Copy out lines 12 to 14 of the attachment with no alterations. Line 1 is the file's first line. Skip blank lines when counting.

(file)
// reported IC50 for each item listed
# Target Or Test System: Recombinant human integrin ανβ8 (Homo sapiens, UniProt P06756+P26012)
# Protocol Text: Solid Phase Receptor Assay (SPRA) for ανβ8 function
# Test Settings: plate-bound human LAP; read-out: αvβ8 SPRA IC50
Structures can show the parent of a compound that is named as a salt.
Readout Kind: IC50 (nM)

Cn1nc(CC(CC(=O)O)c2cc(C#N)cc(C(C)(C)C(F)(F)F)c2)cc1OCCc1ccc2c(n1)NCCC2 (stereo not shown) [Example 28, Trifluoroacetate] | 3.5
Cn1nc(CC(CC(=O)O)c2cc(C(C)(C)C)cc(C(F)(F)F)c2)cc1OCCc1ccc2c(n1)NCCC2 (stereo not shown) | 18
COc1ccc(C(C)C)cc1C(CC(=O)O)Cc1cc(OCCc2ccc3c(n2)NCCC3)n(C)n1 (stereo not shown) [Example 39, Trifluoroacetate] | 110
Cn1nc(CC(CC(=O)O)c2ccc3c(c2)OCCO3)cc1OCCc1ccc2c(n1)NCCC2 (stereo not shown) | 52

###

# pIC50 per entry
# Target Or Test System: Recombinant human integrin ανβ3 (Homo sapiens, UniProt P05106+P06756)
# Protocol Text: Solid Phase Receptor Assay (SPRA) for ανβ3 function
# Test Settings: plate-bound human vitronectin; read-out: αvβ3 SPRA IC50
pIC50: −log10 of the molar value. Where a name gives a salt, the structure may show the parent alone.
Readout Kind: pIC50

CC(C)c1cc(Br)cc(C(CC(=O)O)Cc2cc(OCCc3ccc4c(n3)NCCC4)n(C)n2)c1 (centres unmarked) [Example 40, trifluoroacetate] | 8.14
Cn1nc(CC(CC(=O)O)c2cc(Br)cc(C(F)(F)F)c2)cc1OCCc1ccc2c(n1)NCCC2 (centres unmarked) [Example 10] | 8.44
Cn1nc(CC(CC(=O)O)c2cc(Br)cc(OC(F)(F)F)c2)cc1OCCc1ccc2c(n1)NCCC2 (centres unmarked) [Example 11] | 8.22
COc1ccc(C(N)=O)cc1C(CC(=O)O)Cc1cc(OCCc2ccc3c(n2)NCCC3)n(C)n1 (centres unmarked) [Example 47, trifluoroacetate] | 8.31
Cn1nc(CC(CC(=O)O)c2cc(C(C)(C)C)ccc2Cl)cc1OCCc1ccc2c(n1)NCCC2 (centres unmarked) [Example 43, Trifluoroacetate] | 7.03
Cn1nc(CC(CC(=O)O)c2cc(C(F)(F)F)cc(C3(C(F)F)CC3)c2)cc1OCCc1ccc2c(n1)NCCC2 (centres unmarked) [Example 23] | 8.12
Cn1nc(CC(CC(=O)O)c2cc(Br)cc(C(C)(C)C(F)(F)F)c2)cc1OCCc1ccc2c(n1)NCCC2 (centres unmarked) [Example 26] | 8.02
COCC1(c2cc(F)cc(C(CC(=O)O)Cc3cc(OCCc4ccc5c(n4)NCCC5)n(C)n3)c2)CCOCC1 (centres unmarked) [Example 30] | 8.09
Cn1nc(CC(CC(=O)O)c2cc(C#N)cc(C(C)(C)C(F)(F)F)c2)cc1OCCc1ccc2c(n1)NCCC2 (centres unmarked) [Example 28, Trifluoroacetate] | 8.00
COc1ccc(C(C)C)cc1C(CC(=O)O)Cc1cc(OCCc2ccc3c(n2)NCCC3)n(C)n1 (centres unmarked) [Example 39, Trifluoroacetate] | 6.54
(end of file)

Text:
# pIC50 per entry
# Target Or Test System: Recombinant human integrin ανβ3 (Homo sapiens, UniProt P05106+P06756)
# Protocol Text: Solid Phase Receptor Assay (SPRA) for ανβ3 function